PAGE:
Nurse, cancer survivor says put health first


Self-exams, mammograms essential to care

For AIM Media



Provided photo Sharon Poeppelman, a nurse at Upper Valley Medical Center as well as a breast cancer survivor, advises patients to “be diligent” about their health despite busy schedules.

Provided photo Sharon Poeppelman, a nurse at Upper Valley Medical Center as well as a breast cancer survivor, advises patients to “be diligent” about their health despite busy schedules.


MIAMI COUNTY — As a nurse, wife and mother of five, Sharon Poeppelman didn’t have time for a health challenge. But when a mammogram in late 2014 pointed to possible problems, she had no choice.

The first mammogram showed something suspicious; and the subsequent and biopsy led to a breast cancer diagnosis.

Poeppelman, a nurse at Upper Valley Medical Center (UVMC), received the diagnosis from her primary care physician, who worked with Miami Valley Surgeons to schedule surgery as soon as possible.

“I was very fortunate mine was very early stage,” Poeppelman recalled. Following surgery on Christmas Eve, she began 35 radiation treatments a few weeks later at UVMC.

“The care was just phenomenal. I felt safe in their care,” she said.

Poeppelman has follow-up appointments every six months with local oncologists and has taught her daughters how to do self-examinations. She continues with her own monthly self-exams and with annual mammograms. “I am doing very well,” she said.

It’s important for women to take care of themselves, Poeppelman said, though their schedules, like hers, are often busy.

She and her husband, Kurt, have five children ranging from 13 to 20. Her journey has contributed to her two oldest daughters pursuing careers in health care, one in administration and the other in nursing.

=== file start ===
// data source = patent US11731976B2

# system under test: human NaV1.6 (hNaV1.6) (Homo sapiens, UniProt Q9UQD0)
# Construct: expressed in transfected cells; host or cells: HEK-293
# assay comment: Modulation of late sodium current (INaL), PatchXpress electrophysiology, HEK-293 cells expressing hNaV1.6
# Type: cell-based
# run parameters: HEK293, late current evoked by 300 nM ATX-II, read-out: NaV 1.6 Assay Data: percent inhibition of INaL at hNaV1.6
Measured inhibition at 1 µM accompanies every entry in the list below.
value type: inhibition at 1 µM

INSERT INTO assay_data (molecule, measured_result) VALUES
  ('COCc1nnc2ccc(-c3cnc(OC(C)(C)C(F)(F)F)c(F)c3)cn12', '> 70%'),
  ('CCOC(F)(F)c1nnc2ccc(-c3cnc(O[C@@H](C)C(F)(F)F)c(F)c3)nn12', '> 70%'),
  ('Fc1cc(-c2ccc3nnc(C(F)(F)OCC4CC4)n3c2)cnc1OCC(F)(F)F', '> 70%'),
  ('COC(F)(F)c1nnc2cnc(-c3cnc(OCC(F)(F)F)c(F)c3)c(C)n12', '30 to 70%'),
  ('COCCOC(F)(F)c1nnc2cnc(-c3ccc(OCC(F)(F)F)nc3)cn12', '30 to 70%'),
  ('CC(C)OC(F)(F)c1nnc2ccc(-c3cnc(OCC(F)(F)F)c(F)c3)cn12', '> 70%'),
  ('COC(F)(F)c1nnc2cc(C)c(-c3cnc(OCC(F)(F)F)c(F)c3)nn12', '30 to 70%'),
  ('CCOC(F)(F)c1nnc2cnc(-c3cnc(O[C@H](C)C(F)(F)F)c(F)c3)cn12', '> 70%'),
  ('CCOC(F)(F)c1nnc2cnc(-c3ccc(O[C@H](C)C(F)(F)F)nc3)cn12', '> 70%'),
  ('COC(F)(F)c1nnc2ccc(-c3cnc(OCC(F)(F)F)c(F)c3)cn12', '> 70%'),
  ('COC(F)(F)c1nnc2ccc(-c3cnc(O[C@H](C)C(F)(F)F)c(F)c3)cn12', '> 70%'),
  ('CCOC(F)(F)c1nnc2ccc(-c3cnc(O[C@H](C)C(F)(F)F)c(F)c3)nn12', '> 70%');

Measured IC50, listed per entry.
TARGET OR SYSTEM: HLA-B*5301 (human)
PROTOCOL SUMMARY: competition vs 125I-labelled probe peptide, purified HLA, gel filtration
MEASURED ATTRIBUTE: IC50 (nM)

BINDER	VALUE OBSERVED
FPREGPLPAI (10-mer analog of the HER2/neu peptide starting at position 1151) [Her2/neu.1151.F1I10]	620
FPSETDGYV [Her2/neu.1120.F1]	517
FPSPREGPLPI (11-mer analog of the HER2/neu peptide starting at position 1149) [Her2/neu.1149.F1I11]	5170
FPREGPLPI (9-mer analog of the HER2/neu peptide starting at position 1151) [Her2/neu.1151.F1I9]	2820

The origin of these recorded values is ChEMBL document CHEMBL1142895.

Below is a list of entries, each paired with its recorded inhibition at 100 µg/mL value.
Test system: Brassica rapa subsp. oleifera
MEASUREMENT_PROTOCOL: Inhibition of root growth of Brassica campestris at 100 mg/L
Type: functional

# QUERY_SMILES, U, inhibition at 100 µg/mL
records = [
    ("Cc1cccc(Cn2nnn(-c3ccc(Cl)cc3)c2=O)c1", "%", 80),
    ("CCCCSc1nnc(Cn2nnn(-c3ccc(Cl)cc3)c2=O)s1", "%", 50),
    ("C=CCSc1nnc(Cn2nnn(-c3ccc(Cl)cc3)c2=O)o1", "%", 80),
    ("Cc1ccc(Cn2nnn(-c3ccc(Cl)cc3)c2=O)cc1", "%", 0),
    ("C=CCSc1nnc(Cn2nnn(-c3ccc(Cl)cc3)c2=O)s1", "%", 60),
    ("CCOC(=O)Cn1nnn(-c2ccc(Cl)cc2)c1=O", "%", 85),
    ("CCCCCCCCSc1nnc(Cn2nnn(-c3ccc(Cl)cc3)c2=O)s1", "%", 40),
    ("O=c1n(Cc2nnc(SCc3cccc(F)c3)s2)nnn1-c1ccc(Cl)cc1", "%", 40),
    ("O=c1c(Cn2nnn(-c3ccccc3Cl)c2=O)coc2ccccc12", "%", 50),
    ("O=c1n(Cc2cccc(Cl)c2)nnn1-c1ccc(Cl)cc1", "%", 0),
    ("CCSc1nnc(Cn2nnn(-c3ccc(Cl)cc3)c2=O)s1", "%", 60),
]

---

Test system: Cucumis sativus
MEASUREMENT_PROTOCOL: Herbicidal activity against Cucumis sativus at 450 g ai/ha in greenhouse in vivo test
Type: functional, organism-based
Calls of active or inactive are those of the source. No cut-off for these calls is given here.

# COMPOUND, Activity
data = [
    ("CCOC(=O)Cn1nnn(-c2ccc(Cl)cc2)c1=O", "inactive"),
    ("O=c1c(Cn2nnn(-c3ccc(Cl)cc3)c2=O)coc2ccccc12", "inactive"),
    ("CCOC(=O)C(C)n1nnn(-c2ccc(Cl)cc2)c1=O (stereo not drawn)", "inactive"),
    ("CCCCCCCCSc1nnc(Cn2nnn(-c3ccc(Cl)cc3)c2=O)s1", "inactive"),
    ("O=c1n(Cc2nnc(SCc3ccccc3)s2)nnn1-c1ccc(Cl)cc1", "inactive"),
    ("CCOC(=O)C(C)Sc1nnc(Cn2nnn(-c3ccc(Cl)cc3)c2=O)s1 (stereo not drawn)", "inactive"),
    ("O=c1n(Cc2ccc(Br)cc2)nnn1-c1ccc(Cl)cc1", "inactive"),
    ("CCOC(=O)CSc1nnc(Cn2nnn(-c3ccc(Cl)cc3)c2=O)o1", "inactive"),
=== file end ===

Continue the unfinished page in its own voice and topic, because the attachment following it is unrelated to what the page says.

“You have to put your health first if you want to be there for your kids,” she said. “We have to be diligent.”

Poeppelman said she hears women comment that mammograms can be uncomfortable. “They can be uncomfortable, but getting that diagnosis hurts more than anything,” she said.

The journey has made her more diligent in her life and more compassionate in her work.

“I know the fear involved with any type of diagnosis,” she said. “I think there is more compassion because it is scary to go through something like that.”

For more information on breast cancer diagnosis and treatment at UVMC, call (937) 440-4820.

Provided photo Sharon Poeppelman, a nurse at Upper Valley Medical Center as well as a breast cancer survivor, advises patients to “be diligent” about their health despite busy schedules.
https://www.dailycall.com/wp-content/uploads/sites/30/2018/09/web1_Sharon-Poeppelman.jpgProvided photo Sharon Poeppelman, a nurse at Upper Valley Medical Center as well as a breast cancer survivor, advises patients to “be diligent” about their health despite busy schedules.
Self-exams, mammograms essential to care

For AIM Media